Tag Archives: body image

Stuff That’s Worth Your Time

Invisible Nursing Woman
Shoshana Rachel (great middle name!) talks about breast-feeding, cleavage and invisible women over at GirlBodyPride.

I Review Tear The Curtain
Earlier this month, I had the chance to interview one of the creators of a supposedly-groundbreaking new Canadian theatre piece. Schedules allowed me to chat with co-creator Kevin Kerr, and this weekend just gone, I was able to see the production in one of its final performances. My review is available through The British Theatre Guide, where I’ve been a contributor since 2003ish.

A Fan Letter To Certain Conservative Politicians
From @scalzi on Twitter. A letter to anti-choice politicians from a satirical rapist. Triggering, yet scathing on the order of Jonathan Swift’s  A Modest Proposal. A skilled piece of writing, whether or not you agree with his political views.

Climate Change
I’ve been following the campaigns, and one thing I’ve noticed is that the major candidates have refrained from significant discussion on the topic of climate change. Earlier this year, I did a project called Hot Mess: speculative fiction about climate change and I’d like to take this opportunity to suggest that sometimes, fiction can be an effective way of starting conversations on a grassroots level. Short stories include work by Sare Liz Gordy, RJ Astruc, Miranda Doerfler and Eric Sipple.

Trailer – Celeste Bright
I’ve mentioned a web series project in previous posts, and have to thank @thepowerobject for pointing me to this trailer. Gorgeously shot, the editing and music take you along for the ride – I’m going to pop in the first episode and see what I think of the product. This is part of my research on form and webseries; while I’m still trying to make it through Aidan 5’s full season, learning the language of a quality webseries is coming to the front in my ever-revolving priorities binder.

Ack. I just said binder, didn’t I.

We’re about ten days away from Election Day and voters in key swing states are already heading to the polls. If you spend time on “Twittah“, you already know my views, so I won’t bore you. Politics are, however, relevant, because of my new writing project.

Electalytics.

Back in June, I had the idea for a novella that would look at the mechanics of a modern-day election, in scifi-punk terms. Having read a lot of cyberpunk in my teens, and growing out from the ongoing progress of my AI Anthology, Electalytics was meant to give me a chance to express some anxieties about the current election cycle, as well as the framing of political action/content within what I felt (and still feel) to be outdated models – all within a technopunk framework.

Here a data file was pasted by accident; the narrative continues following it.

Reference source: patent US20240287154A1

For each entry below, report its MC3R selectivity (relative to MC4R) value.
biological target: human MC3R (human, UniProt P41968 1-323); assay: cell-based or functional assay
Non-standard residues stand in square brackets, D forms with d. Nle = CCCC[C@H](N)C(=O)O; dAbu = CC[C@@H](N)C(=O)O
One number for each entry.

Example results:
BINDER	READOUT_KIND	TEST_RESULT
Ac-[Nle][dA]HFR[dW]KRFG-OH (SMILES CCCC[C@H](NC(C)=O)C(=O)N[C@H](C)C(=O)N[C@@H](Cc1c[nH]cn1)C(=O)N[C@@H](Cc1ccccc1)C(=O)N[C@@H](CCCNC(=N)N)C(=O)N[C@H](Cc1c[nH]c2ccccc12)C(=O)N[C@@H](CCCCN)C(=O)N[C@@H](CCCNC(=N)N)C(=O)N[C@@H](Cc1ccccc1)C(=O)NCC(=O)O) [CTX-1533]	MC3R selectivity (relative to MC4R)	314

Electalytics started off as a challenge – could I write 30K words in a month? By July, I was still shy 2.5K, but I had the solid basis of a piece – and since then, I’ve been editing and refining the story. It’s lost mass and gained focus, and I’m excited to be offering a free look at the first chapter to the first 50 people who sign up on my mailing list. We’re about halfway to our subscription goal, so sign up for the free promo.

Also, come November 6th? Vote.

The Unbearable Lightness of Being Really Sick

A few days ago, a friend’s blog featured a guest post on body image – specifically in relation to dieting and discipline, and the idea of a child being put on a diet by their parents, and how early exposure to a culture of dieting sticks with us throughout our lives.

This week, I hit my lowest weight since high school, excepting one transient moment when I was seeing a trainer and got a bit lower – that lasted all of two weeks, and was in no way sustainable, as I was simply counteracting all the crap I ate at the time with seven or more hours a week at the gym. The second I stopped using a personal trainer, those pounds crept back on.

This week, on the other hand, is a totally different deal. I’ve lost eight pounds in three days. EIGHT POUNDS! SINCE LAST WEEK. Noticeably shrinking waist circumference!  All my skinny clothes will fit again! Which means some of my larger-sized dresses are going to be too big for me now! I can give them away to other curvy ladies in need of some plus-size fashion! This should be exciting, right? Because giving dresses away leads to BUYING NEW DRESSES. Or something.

Oh wait, except I’m sick sick sick and haven’t been out of bed in four days, my last square meal was on Wednesday last week, and I’m convinced the only thing that’s currently keeping me alive is the all-natural root beer that’s delivering sugar to my system, except that it also makes my heart pound, so today I’m switching it out for Lady Grey decaf with honey.

Also (cough hack hack cough) I think I dropped a bit of my lung over there, mind passing it back to me?